Harley Street at Queen's is pleased to offer a full haematological service for malignant (cancerous) and non malignant (non cancerous) disorders.
The East London and Essex Haematology Centre, which is based at Harley Street at Queen's, is led by five highly experienced and expert consultants, each specialising in various areas of haematological treatment. For patients who require bone marrow, stem cell or cord blood transplants this can be arranged with our private partners at UCLH on a shared care basis.
Leukaemia is a type of cancer of the blood or the bone marrow. Leukaemia is a general term used to cover a wide range of diseases affecting the blood, known as haematological neoplasm’s. Leukaemia is characterised by an abnormal increase in white blood cells. Learn more
Lymphoma is a type of cancer affecting the lymphatic cells of the immune system. There are many types of Lymphomas which are part of the group known as haematological neoplasms. Tumours often present as an enlargement of a lymph node. Learn more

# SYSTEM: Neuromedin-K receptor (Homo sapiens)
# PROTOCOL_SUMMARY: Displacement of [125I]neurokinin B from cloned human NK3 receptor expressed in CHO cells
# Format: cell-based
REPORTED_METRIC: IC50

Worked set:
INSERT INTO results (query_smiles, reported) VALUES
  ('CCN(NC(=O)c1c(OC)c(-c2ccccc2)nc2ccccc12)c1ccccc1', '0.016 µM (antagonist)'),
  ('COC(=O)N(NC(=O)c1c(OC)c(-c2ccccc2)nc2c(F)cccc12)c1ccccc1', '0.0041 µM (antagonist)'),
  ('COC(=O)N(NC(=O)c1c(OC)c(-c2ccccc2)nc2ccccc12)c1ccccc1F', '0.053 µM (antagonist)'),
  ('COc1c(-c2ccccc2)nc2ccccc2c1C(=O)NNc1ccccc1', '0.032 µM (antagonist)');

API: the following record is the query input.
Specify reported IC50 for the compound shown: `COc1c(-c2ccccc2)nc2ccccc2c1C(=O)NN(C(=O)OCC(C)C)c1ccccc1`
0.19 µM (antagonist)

Myeloma is a type of cancer of the plasma cells. Groups of abnormal cells collect in the bones and in the bone marrow. Myeloma is characterised by bone lesions, abnormal kidney function and hypercalcemia. Learn more
Anticoagulant therapy is a treatment which slows the rate of blood from clotting. This involves a course of drug therapy.
Sickle cell is a genetic blood disorder. This genetic disorder affects many nationalities including Arabs, Greeks, Indians, Italians, and Latin Americans. In particular Sickle cell affects people of African descent. Sickle cell is characterised by red blood cells that take up an abnormal rigid, sickle shape.
Thalassaemia is an inherited blood disorder. There are two main types of Thalassaemia, Alpha and Beta. Alpha being prevalent among people of Western Africa and South Asia, and Beta being prevalent among those in the Mediterranean. Thalassaemia is characterised by anaemia – a decrease in the number of red blood cells.